STEVE INSKEEP, host:

If you were able to get a look at the University of Iowa in Iowa City over the weekend, you would see something like this: Sixteen buildings were flooded, including the museum of art, the theater and music buildings, the campus chapel, the student union, two research labs and several residence halls. Other buildings were locked down, without power or sandbagged against possible flooding.

The Iowa River cuts through the heart of the university. Severe rainstorms over the past week swelled the river to a new record, and yesterday, the river finally stabilized at 31-and-a-half feet, which is still nine feet above the flood stage. NPR's Martin Kaste has this report from Iowa City.

MARTIN KASTE: Gasoline-powered pumps are running night and day on the University of Iowa campus. Late last night, university maintenance employee Dwight Moss was manning one near the steam power plant. He says the plant already had been flooded, but the fight now is to keep that water from spreading.

Mr. DWIGHT MOSS (Maintenance Employee, University of Iowa): We're keeping the water out of the steam tunnels to prevent water from entering other buildings - on campus, correct, they're all connected.

KASTE: So the steam tunnels will be sort of the weak spot for the whole campus, because the water would just come in through the steam tunnels.

Mr. MOSS: Correct.

KASTE: So what's the status right now in the steam tunnels?

Mr. MOSS: We're doing - we're keeping up. We're actually gaining ground. We gained a couple inches since we came on at six o'clock.

KASTE: The people of Iowa City are starting to let themselves hope they've held off the worst of the flooding. Still, this is a river they don't recognize anymore.

(Soundbite of flowing water)

KASTE: This usually placid, Midwestern river had developed churning rapids. Of the five bridges in town, only two were open, including this one, the Burlington Street bridge. But it's just barely open. The whitewater was just inches below the metal deck.

National Guard Sergeant Ben Burns said so far, so good.

Sergeant BEN BURNS (National Guard): I know that there's bridge inspectors out here all the time checking it out, and they have it open right now.

KASTE: There's an 8:30 p.m. curfew in areas affected by the flooding here, but that doesn't stop some locals from coming down to the bridge to gawk at the whitewater lit up by a nearly full moon.

Unidentified Woman: Wow. It's definitely scary, like seriously. Like this is like, there are likes waves in the river.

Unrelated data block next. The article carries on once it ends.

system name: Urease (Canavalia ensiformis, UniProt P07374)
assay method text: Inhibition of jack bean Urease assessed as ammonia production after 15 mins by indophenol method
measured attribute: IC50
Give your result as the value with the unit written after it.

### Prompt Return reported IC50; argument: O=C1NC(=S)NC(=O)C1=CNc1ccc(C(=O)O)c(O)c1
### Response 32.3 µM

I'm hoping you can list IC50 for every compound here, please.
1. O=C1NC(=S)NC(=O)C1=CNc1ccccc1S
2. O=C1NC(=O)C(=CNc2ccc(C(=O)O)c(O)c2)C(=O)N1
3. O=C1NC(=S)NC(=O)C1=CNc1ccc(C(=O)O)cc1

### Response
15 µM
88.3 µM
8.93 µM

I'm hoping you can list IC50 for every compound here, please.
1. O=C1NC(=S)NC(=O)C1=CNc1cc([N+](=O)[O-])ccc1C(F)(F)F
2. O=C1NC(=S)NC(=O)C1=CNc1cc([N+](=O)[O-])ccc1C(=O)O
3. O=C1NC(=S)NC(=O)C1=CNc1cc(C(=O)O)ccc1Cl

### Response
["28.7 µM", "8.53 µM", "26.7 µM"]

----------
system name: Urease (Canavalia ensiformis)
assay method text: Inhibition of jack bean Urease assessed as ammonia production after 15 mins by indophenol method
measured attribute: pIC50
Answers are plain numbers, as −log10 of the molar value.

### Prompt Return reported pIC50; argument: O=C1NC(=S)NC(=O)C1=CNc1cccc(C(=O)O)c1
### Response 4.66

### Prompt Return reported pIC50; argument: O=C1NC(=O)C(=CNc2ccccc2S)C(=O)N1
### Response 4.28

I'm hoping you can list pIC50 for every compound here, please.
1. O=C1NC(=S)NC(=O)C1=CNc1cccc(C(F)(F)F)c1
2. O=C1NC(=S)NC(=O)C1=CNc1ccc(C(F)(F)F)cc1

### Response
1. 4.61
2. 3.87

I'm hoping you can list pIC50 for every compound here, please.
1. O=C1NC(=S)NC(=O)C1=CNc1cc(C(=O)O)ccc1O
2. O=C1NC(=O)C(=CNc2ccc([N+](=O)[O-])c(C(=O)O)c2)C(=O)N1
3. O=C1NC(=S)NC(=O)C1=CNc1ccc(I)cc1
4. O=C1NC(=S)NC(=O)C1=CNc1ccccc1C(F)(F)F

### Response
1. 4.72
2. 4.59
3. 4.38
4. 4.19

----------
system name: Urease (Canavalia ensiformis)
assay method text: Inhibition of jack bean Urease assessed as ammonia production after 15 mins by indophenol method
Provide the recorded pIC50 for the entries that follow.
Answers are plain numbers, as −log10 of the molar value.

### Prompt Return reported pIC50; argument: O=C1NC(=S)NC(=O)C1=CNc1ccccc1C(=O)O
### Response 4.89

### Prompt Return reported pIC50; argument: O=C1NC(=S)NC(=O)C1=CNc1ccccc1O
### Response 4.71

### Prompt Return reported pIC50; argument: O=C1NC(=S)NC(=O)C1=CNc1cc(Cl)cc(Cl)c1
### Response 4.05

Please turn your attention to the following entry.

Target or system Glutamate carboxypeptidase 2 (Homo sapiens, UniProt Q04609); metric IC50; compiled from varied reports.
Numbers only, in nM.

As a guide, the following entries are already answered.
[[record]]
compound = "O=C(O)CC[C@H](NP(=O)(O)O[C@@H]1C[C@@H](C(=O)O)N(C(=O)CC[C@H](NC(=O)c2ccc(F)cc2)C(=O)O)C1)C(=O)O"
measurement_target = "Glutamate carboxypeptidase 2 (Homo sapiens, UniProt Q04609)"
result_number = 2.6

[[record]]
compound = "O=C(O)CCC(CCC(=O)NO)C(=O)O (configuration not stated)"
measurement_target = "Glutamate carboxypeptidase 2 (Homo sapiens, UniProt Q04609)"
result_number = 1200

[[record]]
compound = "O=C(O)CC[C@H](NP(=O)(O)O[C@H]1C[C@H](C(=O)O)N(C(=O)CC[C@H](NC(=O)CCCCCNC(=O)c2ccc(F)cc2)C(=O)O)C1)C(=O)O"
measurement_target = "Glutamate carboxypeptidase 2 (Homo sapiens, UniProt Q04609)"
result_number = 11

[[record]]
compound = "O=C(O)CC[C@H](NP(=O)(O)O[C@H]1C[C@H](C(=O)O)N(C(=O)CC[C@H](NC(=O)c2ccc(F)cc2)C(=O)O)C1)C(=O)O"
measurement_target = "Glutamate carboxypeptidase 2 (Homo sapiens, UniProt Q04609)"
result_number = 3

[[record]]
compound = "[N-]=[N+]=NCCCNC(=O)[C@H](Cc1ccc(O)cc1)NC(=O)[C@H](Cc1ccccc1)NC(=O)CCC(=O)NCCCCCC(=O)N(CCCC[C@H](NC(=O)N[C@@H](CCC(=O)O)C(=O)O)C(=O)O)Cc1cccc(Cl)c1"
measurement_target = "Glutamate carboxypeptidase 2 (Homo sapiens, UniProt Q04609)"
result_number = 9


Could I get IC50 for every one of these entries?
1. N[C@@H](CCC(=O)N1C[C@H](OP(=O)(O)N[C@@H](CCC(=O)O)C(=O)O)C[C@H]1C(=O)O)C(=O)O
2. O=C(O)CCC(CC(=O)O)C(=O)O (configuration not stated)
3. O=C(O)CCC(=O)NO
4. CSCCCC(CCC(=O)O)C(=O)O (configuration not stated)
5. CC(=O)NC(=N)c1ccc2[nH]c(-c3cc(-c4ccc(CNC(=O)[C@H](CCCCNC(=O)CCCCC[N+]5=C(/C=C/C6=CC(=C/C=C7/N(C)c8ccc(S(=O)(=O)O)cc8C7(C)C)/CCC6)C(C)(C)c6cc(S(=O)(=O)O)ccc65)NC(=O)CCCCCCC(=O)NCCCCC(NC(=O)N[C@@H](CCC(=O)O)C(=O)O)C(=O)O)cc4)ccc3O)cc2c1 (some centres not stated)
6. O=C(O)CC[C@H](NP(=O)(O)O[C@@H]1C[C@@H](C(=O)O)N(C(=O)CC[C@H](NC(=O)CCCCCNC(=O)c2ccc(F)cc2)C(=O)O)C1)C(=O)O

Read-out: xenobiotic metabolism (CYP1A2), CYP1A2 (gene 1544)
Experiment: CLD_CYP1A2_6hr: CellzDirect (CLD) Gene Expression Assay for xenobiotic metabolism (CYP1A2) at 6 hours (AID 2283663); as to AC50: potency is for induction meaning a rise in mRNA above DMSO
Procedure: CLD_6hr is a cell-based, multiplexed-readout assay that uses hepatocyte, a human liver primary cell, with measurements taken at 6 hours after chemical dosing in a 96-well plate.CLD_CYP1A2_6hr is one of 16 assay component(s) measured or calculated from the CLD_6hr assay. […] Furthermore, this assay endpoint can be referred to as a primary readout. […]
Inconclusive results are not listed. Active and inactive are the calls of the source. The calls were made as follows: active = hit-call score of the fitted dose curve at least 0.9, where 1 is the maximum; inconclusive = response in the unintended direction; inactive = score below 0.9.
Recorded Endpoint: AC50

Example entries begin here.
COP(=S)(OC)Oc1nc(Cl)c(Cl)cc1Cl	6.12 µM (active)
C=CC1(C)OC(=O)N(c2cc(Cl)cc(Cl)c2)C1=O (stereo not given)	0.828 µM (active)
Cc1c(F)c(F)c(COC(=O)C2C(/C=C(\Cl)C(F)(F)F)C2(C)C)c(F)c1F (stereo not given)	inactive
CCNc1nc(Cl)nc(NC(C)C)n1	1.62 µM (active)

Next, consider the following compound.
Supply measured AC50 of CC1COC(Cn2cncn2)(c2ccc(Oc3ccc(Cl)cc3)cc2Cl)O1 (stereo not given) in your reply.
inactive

KASTE: Alicia Rosenow and Danielle Geiger from the nearby town of Lone Tree have come down for a look. They said Iowa is living its own version of Hurricane Katrina. Their neighborhood has not been flooded, but they've suddenly found that they can't travel around their state very easily anymore.

Unidentified Woman: We're kind of stranded there, really, because, I mean, all roads leaving, you know, out of there are basically closed, and now that the one that they do have open, you know, you're having to drive how many miles out of your way, you know, to get to your destination.

KASTE: The peak water levels are now moving downriver, but the people in this part of Iowa remain focused on keeping up their sandbag defenses against the still-high waters. But they've also started thinking about the damage they'll find when the waters finally recede.

The governor's office has estimated that 36,000 people had been forced out of their homes by these floods, most of those in the Cedar Rapids area. And then there's the mess to clean up in flooded fields and roadways, and of course, the as-of-yet unknown damage to bridges like this one, which have never been immersed in water this deep. Martin Kaste, NPR News, Iowa City.

INSKEEP: And as we heard, Cedar Rapids has been hit hard by floods. More than a thousand city blocks have submerged. Tracey Keist, a spokeswoman for the Red Cross, says the destruction is far from over.

Ms. TRACEY KEIST (Spokeswoman, Red Cross): It's not ending. It's just continuing. It's getting bigger, and it's just, it's devastating for Iowans to deal with this.

INSKEEP: Now the water may be beginning to recede, but residents have only begun to get a first look at the damage inside their homes.

Copyright © 2008 NPR. All rights reserved. Visit our website terms of use and permissions pages at www.npr.org for further information.

NPR transcripts are created on a rush deadline by a contractor for NPR, and accuracy and availability may vary. This text may not be in its final form and may be updated or revised in the future. Please be aware that the authoritative record of NPR’s programming is the audio.

Comments

 

Please keep your community civil. All comments must follow the NPR.org Community rules and terms of use, and will be moderated prior to posting. NPR reserves the right to use the comments we receive, in whole or in part, and to use the commenter's name and location, in any medium. See also the Terms of Use, Privacy Policy and Community FAQ.